Antarctica’s 2023 Ozone Hole Among the Largest: Extends Into December, Threatening Ecosystems

May 7, 2024
1 min read
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Every year, an Ozone Hole occurs over Antarctica during the spring. Its size has been decreasing over the last 25 years, which has relieved the tension of scientists. Each spring, the Ozone layer over Antarctica is depleted, forming a thin area known as the Ozone Hole. This depletion is caused by chemical reactions that occur in the polar stratosphere’s clouds (PSCs), which break down ozone, creating the hole.

The worrisome part about the Ozone Hole is that it is remaining open for a longer time. It is generally observed that the Ozone Hole closes by November, but it has continued into December for the last four years. This fact has caused concern among scientists, as this is the beginning of summer. The coastal area of Antarctica sees new plants springing up and it is also the breeding season for penguins and seals. The ultraviolet rays reaching the Earth through the ozone hole can harm the young of these species. Researchers, including scientists from Vologda State University, Canterbury University, and Colorado State University, have found these effects.

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There is a global ban on chlorofluorocarbons (CFCs) to protect the Ozone layer, but it will take several decades to eliminate CFCs from the environment. Every year, the Ozone Hole forms during the September-November period. Researchers have pointed out that the prolongation of the Ozone Hole into December may affect plants and animals, as places for hiding become scarce. This will also affect the breeding of penguins and seals.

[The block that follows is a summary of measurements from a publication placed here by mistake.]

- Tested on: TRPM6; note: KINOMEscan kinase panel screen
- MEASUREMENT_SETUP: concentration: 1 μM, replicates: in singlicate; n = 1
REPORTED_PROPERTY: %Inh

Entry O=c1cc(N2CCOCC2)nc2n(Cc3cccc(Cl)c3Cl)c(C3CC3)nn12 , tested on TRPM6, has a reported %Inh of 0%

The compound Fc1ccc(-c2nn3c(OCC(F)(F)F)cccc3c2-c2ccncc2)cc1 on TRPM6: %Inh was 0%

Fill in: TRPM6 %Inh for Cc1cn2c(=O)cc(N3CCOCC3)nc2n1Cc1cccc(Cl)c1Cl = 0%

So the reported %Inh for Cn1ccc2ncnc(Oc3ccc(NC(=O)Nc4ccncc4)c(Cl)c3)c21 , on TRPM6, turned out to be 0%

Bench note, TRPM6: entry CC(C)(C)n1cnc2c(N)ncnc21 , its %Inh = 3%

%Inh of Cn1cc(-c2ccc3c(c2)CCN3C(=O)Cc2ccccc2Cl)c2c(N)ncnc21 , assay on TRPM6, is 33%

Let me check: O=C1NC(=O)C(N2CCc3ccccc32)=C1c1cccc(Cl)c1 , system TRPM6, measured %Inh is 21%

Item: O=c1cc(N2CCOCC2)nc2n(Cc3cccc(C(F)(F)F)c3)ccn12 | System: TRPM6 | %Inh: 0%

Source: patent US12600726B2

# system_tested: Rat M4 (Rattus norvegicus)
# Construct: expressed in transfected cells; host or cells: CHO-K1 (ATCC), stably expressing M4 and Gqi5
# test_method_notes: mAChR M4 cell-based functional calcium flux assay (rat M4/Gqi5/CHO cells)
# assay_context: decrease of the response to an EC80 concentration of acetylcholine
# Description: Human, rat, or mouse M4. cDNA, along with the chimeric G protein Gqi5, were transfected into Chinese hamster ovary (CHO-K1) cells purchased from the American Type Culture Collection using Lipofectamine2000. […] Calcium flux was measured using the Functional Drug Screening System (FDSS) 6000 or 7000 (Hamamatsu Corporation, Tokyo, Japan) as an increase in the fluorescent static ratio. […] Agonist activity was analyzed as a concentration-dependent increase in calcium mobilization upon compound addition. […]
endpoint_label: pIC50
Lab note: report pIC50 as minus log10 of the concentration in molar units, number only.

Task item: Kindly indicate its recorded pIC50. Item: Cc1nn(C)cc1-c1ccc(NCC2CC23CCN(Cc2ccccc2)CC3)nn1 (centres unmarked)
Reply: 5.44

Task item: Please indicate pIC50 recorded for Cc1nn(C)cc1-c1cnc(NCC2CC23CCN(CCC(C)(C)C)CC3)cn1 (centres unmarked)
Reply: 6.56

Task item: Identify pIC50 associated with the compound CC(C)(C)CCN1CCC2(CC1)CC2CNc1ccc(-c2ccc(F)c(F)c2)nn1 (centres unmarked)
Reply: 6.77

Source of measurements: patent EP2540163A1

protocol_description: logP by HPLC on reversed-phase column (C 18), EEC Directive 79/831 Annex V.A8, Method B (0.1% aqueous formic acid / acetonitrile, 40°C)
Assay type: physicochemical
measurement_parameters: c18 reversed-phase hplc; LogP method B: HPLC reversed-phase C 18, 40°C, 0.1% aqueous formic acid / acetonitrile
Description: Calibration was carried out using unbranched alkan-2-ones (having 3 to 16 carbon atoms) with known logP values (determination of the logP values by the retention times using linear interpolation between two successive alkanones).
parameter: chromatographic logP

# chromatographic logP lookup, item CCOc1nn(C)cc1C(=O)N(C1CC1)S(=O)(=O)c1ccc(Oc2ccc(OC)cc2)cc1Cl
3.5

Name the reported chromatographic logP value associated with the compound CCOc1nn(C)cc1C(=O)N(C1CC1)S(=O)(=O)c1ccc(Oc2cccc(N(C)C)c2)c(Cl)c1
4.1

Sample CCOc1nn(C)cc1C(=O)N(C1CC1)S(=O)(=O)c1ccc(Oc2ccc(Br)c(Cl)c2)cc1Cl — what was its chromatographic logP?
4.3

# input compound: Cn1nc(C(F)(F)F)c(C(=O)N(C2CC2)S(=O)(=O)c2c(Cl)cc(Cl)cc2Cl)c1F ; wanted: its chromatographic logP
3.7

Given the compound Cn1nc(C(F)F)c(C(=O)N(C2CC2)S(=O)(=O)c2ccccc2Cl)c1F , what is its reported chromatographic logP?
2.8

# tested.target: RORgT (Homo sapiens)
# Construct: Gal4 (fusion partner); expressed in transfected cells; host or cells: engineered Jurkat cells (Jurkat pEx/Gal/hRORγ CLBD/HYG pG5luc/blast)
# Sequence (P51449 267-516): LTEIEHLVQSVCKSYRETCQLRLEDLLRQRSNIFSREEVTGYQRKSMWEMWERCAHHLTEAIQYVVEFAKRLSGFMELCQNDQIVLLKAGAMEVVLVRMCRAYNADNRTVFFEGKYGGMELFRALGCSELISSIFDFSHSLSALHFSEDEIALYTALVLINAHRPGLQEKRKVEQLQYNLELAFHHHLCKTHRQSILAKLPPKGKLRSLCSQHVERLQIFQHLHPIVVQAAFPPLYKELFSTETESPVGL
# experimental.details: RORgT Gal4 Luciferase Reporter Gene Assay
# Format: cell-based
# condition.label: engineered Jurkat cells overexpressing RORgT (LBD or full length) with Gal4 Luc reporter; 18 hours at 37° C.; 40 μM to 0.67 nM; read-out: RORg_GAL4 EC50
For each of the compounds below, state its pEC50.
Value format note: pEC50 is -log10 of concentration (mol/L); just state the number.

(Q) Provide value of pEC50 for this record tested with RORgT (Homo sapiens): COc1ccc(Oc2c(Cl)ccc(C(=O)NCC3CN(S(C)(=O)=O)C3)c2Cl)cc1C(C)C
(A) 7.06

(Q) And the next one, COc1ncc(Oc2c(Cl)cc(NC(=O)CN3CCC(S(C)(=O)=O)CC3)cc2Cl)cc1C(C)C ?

The Ozone Hole is most severe over Antarctica because the conditions are most favorable for ozone destruction. These conditions include stratospheric clouds, lack of atmospheric mixing, and temperatures below -80 degrees Celsius during the south polar winter. In short, according to the study, the prolongation of the Ozone Hole into December each year may affect the young seals and penguins and may also affect the breeding season of these animals. Researchers attribute this condition to climate change.

Govind Tekale

Embarking on a new journey post-retirement, Govind, once a dedicated teacher, has transformed his enduring passion for current affairs and general knowledge into a conduit for expression through writing. His historical love affair with reading, which borders on addiction, has evolved into a medium to articulate his thoughts and disseminate vital information. Govind pens down his insights on a myriad of crucial topics, including the environment, wildlife, energy, sustainability, and health, weaving through every aspect that is quintessential for both our existence and that of our planet. His writings not only mirror his profound understanding and curiosity but also serve as a valuable resource, offering a deep dive into issues that are critical to our collective future and well-being.

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